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How to help piano students master their ABCs

Posted by Wendy Chan on

Isn’t it amazing how just 7 letters can be so confusing to new pianists? Of course, when you consider how they span 88 keys, maybe it makes sense.

I like to do everything I can to help my students not be confused. And if I can make it colorful and fun, all the better! I have also found that creating variety in how I review the concepts with my students helps them learn better.

Here are some tools and ideas I use in my studio to help very beginner, beginner, and even intermediate students master their ABCs on the piano keys.

Note Houses

 

The first step for any student in learning piano key names is to identify the two and three black note patterns. I created these printable Note Houses by request and absolutely love them! There are two types of houses which students can easily differentiate between and use to identify every black note cluster on the piano.

 

 

 

Start with just one of the house shapes and teach your youngest students how to find the 2- or 3-black note patterns. Once they are confident in finding both patterns, make a game of finding all the black note patterns. Give your student the houses and time them to see how quickly they can correctly match the houses to the black key patterns. Can they beat their own best time? This also makes a great send-home game so they can daily review their black note patterns.

 

 

 

>>> Get Printable Alphabet Tiles & Note Houses

 

Alphabet Tiles

 

After students are comfortable with their Note Houses (or black note patterns), they can branch out to the names of the white keys with Alphabet Tiles. Even if you do not teach color coded notes, the Alphabet Tiles colors will help students further identify patterns. When students place their own letter names on the keys, it better engrains in their minds the patterns and helps them take ownership of their learning.

There are so many games and activities you can do with Alphabet Tiles for various levels. For beginners, sort out the tiles by letter and time the student to see how quickly they can correctly place all of one letter (e.g. all the Cs or all the Es).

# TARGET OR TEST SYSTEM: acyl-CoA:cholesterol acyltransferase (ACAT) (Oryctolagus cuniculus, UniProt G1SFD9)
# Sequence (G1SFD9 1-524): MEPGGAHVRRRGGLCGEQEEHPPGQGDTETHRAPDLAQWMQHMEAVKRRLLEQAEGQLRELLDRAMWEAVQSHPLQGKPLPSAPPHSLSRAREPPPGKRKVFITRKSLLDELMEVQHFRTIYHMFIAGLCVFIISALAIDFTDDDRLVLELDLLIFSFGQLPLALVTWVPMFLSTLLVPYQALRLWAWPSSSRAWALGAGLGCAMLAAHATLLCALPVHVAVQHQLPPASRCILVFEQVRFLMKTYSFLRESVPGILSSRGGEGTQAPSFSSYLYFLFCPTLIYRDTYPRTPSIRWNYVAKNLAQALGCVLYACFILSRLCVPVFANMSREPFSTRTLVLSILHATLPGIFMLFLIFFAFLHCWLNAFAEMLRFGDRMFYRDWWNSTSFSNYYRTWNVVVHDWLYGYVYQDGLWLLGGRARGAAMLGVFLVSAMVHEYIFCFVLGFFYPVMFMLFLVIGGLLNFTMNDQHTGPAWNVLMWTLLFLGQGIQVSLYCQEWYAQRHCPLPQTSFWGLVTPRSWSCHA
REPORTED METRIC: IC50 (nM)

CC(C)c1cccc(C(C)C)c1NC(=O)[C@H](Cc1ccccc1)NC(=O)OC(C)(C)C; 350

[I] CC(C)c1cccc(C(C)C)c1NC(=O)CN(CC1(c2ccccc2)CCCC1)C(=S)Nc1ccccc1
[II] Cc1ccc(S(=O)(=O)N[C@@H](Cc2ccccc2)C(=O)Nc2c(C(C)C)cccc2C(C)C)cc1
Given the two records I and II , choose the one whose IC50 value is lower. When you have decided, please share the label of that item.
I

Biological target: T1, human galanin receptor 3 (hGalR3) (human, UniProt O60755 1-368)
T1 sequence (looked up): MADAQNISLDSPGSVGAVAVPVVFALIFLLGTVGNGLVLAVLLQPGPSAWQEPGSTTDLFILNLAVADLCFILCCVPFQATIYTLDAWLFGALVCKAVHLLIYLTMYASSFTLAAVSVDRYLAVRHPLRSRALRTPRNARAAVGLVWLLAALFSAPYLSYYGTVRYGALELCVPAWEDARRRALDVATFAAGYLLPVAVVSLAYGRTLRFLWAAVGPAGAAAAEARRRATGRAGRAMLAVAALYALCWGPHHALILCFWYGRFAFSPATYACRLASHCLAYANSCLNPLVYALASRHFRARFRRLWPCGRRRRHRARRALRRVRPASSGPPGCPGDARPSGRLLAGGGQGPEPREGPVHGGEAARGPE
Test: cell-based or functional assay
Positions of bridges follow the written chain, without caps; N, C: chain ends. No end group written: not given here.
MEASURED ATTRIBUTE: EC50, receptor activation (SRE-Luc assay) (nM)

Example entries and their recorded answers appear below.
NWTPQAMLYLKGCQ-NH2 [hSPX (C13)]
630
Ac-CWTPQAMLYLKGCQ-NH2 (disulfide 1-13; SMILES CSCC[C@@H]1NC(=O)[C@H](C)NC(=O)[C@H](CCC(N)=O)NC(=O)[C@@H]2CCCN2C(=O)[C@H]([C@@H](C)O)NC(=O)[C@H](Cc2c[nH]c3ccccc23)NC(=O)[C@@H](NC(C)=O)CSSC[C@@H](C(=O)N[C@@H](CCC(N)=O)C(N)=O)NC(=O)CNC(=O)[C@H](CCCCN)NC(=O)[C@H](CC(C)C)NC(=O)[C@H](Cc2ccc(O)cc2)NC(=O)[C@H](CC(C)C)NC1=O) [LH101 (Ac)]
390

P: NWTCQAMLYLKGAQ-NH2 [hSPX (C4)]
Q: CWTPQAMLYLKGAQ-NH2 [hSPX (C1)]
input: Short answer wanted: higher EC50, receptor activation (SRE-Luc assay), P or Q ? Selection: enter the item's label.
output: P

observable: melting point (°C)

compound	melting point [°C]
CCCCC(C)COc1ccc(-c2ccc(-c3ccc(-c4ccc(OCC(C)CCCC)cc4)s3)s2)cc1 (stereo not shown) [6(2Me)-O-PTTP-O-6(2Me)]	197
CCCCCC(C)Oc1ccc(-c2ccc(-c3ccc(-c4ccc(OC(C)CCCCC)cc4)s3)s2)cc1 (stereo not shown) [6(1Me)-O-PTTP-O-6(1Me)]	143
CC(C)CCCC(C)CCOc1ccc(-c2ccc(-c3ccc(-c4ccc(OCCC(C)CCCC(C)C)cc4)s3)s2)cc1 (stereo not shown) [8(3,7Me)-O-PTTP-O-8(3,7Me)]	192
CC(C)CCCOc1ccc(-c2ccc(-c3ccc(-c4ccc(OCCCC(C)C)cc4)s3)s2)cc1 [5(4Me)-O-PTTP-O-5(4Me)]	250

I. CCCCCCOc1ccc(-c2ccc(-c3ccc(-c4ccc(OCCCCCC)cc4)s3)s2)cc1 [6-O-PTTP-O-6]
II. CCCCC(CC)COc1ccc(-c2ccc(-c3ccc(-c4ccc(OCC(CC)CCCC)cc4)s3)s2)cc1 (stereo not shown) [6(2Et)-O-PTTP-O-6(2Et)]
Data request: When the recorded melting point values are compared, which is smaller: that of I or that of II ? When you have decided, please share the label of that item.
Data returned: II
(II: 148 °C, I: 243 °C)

For later beginners, mix all the letters up and time them placing them all. Students who are reading music can use the Alphabet Tiles to identify the keys their song uses by placing Alphabet Tiles on the correct keys. You can teach intervals on the white keys by placing two Alphabet Tiles and having the student count the interval. 

>>> Get wooden Alphabet Tiles

>>> Get Printable Alphabet Tiles (with Note Houses)

 

Note Tiles

 

Learning the letter names of the keys is further expanded into mastering the exact note for each key and its placement on the staff. Note Tiles work well for students who struggle to remember keyboard geography and mix up “which C is which.”

For beginning students, help them match the notes they are reading with the keys of the piano by placing Note Tiles on the appropriate keys.

 

  

 

For early intermediate students learning ledger lines, use the Note Tiles on the piano keys to remind them exactly what notes those ledger lines are (the Note Tiles set includes two ledger lines above and below the staff for both treble and bass clefs).

>>> Get wooden Note Tiles

 

Send Home Activities

Students will always learn piano concepts faster if they can bring activities home to do. The printable Note Houses & Alphabet Tiles set is an inexpensive way for students to review what they’re learning at home.

 

 

 

Share your ideas!

This barely brushes the surface of innovative ways to help your students with their letter names and piano keys.

What would you add to the list?

What game ideas do you have for Note Houses, Letter Tiles, or Alphabet Tiles?

 

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